Defending the front lineout ball

Pressurise opposition lineouts by making their front ball a risky option. You need to combine speed, accuracy and anticipation to read their movements and beat them to the throw. Here’s how…


I have spent a lot of time watching and learning from the South Africans, who are among the best exponents of the art of the lineout. One of the ways they add pressure on the opposition front jumper is to have their front lifter standing at 45 degrees to his own jumper and facing in towards the opposition

That means the defending jumper will effectively be closer to the 5m line and more likely to have his inside shoulder in front of his opposite number and has more chance of the getting up in front of his opposition number. 

  • The front jumper starts “loaded” (hips and knees bent, ready to explode). 
  • He jumps forward and across focusing on speed.
  • He aims to get one hand to the ball, and if not, certainly in the line of sight. 
  • The back lifter has to chase the jumper to help him up. 

In defence, since if you have the hooker in the line (and 9 in the hooker channel), I would have two props lifting the front jumper and the hooker and say one of the flankers lifting the middle jumper. This very much depends on what defensive lineout structure you are working with and what the opposition are doing with their attack. 


Speed off the ground is essential to beat opposition players into the air. That can depend on how the jumper “loads” before the jump.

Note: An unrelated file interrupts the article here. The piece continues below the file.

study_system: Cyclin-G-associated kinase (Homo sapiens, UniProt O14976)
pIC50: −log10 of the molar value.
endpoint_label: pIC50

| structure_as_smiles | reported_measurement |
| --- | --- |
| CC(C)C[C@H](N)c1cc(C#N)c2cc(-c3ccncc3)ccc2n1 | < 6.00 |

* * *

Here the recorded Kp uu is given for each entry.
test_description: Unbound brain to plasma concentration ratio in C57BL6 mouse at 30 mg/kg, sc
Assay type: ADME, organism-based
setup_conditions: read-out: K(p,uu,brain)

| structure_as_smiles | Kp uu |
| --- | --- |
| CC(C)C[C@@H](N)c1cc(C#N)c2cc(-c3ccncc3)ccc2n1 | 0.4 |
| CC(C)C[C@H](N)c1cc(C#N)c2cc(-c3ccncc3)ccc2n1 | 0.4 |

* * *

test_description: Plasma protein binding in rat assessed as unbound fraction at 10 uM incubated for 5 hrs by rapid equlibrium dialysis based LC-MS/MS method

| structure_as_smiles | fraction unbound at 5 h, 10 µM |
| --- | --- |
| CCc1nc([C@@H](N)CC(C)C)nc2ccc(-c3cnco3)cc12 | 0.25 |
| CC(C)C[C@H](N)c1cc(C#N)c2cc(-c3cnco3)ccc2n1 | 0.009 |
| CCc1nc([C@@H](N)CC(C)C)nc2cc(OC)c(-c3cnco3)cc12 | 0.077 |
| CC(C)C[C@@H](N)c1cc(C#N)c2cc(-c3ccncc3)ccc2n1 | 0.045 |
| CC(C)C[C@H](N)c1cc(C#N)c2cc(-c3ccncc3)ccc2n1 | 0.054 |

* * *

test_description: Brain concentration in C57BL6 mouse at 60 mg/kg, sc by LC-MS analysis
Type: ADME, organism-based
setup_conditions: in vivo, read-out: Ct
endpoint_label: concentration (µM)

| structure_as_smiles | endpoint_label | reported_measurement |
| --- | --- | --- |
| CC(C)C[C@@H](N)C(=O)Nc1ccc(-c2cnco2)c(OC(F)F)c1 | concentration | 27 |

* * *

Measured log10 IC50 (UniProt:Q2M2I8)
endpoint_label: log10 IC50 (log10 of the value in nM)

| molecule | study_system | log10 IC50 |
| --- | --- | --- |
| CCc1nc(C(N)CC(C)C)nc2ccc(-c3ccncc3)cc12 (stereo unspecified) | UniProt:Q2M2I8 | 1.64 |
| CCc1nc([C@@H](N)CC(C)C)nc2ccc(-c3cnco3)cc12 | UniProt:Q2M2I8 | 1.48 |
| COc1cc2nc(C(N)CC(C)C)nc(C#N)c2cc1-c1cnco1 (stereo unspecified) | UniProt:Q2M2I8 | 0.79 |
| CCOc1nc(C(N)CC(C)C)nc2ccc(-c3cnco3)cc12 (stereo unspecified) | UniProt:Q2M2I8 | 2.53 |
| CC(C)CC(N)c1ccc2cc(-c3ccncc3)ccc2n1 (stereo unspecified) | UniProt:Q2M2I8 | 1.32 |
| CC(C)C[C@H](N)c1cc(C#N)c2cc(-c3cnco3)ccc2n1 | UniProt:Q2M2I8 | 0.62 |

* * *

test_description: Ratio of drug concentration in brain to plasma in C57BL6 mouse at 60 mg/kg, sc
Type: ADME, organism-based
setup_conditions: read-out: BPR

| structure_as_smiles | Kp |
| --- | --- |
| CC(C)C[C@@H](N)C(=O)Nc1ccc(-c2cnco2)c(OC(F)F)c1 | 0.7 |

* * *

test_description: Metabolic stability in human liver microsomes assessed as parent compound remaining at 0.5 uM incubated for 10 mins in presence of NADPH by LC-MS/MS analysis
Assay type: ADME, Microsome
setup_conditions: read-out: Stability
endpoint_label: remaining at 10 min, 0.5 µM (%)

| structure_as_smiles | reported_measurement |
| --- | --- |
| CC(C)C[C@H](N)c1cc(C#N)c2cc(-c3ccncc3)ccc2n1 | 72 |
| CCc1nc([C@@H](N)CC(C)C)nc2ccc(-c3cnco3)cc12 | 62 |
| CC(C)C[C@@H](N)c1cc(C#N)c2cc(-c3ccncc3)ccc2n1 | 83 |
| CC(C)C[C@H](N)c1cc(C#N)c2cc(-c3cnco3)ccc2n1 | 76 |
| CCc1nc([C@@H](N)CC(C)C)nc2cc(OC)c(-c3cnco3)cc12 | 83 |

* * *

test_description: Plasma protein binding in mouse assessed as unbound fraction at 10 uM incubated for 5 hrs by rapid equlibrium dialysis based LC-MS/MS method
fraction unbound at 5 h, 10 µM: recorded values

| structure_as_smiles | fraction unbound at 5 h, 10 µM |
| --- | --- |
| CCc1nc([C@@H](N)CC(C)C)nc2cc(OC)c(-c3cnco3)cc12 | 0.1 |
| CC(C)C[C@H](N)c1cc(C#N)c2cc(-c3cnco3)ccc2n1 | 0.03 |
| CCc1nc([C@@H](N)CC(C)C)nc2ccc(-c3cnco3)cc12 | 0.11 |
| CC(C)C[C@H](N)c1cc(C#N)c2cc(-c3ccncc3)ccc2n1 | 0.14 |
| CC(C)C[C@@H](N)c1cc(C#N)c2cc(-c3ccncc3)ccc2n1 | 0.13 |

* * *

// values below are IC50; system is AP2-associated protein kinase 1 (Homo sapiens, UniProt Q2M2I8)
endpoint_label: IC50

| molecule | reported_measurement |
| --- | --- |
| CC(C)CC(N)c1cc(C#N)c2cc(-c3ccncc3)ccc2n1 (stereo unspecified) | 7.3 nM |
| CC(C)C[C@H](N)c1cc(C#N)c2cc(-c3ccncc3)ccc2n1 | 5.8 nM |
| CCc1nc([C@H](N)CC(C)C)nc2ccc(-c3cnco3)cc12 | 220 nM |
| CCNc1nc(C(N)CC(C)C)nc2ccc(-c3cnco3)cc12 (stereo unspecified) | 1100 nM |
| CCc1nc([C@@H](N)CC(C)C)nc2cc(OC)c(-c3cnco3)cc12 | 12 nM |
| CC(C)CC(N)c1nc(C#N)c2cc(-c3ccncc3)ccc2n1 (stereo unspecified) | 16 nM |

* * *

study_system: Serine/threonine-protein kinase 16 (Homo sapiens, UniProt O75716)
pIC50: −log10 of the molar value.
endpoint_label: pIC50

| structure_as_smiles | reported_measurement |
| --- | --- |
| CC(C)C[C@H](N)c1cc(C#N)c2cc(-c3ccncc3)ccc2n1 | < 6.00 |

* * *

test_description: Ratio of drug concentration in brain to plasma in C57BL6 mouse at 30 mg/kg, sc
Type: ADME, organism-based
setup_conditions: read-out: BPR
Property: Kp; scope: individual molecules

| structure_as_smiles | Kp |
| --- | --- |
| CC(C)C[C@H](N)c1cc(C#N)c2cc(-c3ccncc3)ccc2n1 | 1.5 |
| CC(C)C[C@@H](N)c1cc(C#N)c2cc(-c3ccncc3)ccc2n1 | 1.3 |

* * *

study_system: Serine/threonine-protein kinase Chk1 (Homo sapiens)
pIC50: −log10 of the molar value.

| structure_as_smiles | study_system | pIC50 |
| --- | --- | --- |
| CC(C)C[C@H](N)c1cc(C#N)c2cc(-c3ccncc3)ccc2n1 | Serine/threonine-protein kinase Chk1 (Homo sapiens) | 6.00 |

From my research of South African lineouts and jumpers, I can see that they are using specific techniques to generate momentum to get into the air more quickly and more explosively. In the last 5 to 10 years in NZ, the “little tick” terminology has been used to describe players’ jumping technique.

Little ticks refer to jumpers using as few angles as possible at the ankle, knee and hip joints – as well as the arms to propel themselves into the air. Theoretically, this means that opposite jumpers have little or no time to react to cues from the attacking jumper and therefore he wins the race into the air. 

Contrary to this – there is terminology to describe players who use large angles at the ankle, knee and hip (and arms) – these are called “big ticks”. These are generally players who actually jump off the ground, using big arm pumps, a short sharp hop with as little contact time on the ground as possible. 

There is no right or wrong with these two different techniques but we have been using the big-tick approach which has been derived from watching the South Africans and we are having a good amount of success using it. 


Some coaches like the jumper to have a little bend at their hips and knee joints in particular, so they can get into the air quickly without alerting the opposition. However, learning from the lineout experts in South Africa, a bigger set of “ticks” at those joints means the jumper is more powerful, easier to lift, and gets into the air quicker and higher.

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